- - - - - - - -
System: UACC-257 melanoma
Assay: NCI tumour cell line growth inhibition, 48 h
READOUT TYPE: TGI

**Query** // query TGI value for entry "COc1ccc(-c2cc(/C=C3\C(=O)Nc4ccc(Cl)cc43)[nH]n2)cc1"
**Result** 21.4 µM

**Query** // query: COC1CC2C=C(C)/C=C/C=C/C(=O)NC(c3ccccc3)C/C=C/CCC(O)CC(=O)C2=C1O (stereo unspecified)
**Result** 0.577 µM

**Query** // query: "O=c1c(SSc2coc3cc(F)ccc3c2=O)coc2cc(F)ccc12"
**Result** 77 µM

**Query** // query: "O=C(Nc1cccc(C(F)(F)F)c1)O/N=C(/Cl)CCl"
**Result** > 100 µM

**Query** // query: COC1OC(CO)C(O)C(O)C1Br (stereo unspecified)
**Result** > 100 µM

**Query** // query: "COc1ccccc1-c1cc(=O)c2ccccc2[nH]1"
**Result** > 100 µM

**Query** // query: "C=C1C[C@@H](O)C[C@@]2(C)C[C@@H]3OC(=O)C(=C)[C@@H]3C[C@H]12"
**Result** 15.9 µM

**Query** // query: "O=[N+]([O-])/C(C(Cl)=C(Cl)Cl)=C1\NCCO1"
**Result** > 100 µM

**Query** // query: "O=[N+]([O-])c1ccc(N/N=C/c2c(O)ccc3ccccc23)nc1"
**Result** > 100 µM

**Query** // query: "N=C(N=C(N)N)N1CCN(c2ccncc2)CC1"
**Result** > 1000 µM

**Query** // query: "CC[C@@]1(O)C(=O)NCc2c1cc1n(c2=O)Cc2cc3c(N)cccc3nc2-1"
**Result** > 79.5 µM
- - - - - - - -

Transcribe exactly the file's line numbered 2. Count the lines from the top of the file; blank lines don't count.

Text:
Assay: NCI tumour cell line growth inhibition, 48 h